Menopause (shudder) and ‘grumpy old man syndrome’

Relationships between men and women are influenced by many things, but most fundamental, on a strictly physiological level, are the chemicals in our body called hormones.  Our hormones are crucial to the functioning of the human body.  They play a role in our physical growth, hunger cravings, our moods, activating our immune system, metabolism, fighting and fleeing, love, reproduction and sexual arousal, parenting instincts, menopause and much more.

For men, testosterone is the big playerespecially between the ages of 15 and 50.  Women are largely governed by oestrogen, progesterone and oxytocin which affects them in significant ways between the ages of 12 and 50 (approximately).

Let’s explore the effects of these hormones…

Testosterone is dominant in males and is 15 to 20 times stronger in teenage boys than in girls.

It has a stimulating influence on self-confidence, assertiveness, self-sufficiency and aggression, spatial orientation (the ability to find direction or to park a car), mathematical abilities and concentration.

Oestrogen is the female hormone that gives women the feeling of calmness, pleasure and general wellbeing, and their knack for communication.  It also improves memory which explains why women after menopause experience ‘fogginess’.  When a woman gives birth to her first baby her hair becomes darker because her oestrogen level gradually drops with the birth of each child.

Progesterone is the hormone that triggers the motherly, nurturing instinct in women.

Oxytocin in women is sometimes called the “tend and befriend” hormone.  It’s what gives women the urge to reach out to people and to support them.

Having looked at the effect of each of these dominant hormones, it’s easy to understand the fundamental behavioural differences between men and women.  However, as we age, the levels of these hormones in our bodies change, and so too then does our behaviour.

Let’s explore the effects of these hormonal changes…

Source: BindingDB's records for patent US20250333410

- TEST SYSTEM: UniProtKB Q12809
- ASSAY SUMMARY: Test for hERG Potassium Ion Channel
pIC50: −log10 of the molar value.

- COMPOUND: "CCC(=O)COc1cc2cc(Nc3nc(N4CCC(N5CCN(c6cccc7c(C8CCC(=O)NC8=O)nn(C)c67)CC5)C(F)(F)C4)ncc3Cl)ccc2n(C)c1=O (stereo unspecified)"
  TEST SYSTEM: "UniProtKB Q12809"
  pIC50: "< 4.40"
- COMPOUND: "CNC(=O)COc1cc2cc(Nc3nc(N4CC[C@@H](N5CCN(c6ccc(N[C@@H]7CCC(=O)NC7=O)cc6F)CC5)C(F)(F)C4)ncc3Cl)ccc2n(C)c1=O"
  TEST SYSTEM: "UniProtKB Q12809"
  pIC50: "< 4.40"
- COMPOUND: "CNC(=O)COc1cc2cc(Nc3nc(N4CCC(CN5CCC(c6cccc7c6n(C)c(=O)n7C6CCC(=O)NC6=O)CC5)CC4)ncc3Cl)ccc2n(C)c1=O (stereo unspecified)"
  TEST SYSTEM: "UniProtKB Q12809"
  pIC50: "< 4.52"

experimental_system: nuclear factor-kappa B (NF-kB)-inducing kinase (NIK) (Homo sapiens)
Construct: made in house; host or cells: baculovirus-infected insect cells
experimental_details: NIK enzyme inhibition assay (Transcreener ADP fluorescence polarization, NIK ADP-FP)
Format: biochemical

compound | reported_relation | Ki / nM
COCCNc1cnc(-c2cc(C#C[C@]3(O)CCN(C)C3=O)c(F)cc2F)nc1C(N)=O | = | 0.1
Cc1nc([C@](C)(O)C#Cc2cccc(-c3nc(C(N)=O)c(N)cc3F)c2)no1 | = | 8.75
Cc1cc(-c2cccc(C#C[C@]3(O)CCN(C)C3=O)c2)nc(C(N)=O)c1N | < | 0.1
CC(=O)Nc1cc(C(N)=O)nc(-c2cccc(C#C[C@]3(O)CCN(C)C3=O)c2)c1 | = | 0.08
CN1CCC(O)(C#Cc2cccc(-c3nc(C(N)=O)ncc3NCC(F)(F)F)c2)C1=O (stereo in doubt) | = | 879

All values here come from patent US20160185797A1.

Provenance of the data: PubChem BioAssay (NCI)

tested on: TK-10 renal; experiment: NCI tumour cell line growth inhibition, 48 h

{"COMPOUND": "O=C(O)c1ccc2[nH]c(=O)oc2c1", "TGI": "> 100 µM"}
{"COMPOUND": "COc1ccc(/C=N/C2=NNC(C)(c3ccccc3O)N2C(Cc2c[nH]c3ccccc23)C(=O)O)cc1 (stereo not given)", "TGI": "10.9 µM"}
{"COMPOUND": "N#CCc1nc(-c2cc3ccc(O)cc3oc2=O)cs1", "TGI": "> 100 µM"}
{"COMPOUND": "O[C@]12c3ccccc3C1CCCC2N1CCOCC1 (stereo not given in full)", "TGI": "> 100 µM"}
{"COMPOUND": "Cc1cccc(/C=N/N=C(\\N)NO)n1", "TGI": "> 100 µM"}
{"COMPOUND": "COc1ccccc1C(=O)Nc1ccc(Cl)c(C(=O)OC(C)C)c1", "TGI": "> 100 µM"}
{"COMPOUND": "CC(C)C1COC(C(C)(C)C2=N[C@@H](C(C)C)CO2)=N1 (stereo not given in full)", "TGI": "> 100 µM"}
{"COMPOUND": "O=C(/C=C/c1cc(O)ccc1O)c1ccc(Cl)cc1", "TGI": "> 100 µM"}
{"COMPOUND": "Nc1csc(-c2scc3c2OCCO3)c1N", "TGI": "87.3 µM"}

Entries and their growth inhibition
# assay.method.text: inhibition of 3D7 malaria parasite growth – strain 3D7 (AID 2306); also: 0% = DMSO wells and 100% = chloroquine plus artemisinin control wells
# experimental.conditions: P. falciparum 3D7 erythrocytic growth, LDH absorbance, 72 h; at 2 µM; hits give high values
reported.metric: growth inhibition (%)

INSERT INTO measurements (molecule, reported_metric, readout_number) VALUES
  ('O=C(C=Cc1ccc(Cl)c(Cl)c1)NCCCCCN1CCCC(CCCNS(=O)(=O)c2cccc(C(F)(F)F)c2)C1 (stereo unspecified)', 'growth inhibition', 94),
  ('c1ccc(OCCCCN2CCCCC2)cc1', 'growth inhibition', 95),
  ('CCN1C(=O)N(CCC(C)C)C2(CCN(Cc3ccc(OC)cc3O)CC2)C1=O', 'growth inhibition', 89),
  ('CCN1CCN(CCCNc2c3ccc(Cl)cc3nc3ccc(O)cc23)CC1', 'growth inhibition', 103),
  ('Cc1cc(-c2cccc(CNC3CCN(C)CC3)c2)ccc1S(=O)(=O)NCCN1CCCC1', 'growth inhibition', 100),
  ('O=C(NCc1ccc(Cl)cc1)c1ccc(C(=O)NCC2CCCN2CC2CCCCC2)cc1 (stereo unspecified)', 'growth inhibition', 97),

Menopause and “Man-opause” (andropause)

When a woman reaches menopause at approximately 50 years of age, she goes through a range of physical, psychological, and emotional changes that can be attributed to the hormonal changes taking place in her body.  The gradual loss of oestrogen means an increase in testosterone.  This increase makes the woman more assertive, an asset which often becomes valuable should the woman, for example, lose her husband and needs to cope on her own.  Unfortunately, this new asset also sometimes brings more stress, impatience and aggression along with it.

Men in their transitional years often experience an identity crisis.  Many start to lose their hair, their muscles atrophy and the level of testosterone in their bodies decreases.  Many men lose their assertiveness and become more sensitive.  A loss in libido is also frequently reported.

How do hormonal changes affect relationships?

When men go through “man-opause”, they become more accommodating and tender which for their partner may be a welcome change.  But coupled with the harsh transition into retirement, they could experience feelings of powerlessness.  This often leads to the grumpy old men syndrome.  This may manifest in neediness and attention-seeking tendencies.  At this time of a man’s life it would be helpful for his partner to be sensitive and attentive and to show him as much support as he needs.  It will also be hugely helpful for him to redirect his energies to productive and fulfilling activities that can replace the purpose that work brought to his life.  The male libido may also decline.  Sensitivity from his partner is once again crucial.  And medical or therapeutic intervention may be necessary.

During menopause women begin to show signs of memory loss which might be irritating to her partner.  But then again, men’s memory also gradually declines.  Women often become more assertive which is a necessary development as the levels of testosterone in her husband decline.  A women’s libido tends to increase as she gets older, so it will be essential that her partner finds ways to keep up.  And because her nurturing qualities may start dissipate; she’ll have to make a concerted effort to be sensitive to her husbands need for support.

There is a definite shift in roles in relationships as we age.  It is not only trying for you personally – on a physical and emotional level – but it will be trying for you as a couple as well.  Communication and patience during these transitionary periods is so vital.  And don’t be nervous to seek help either.

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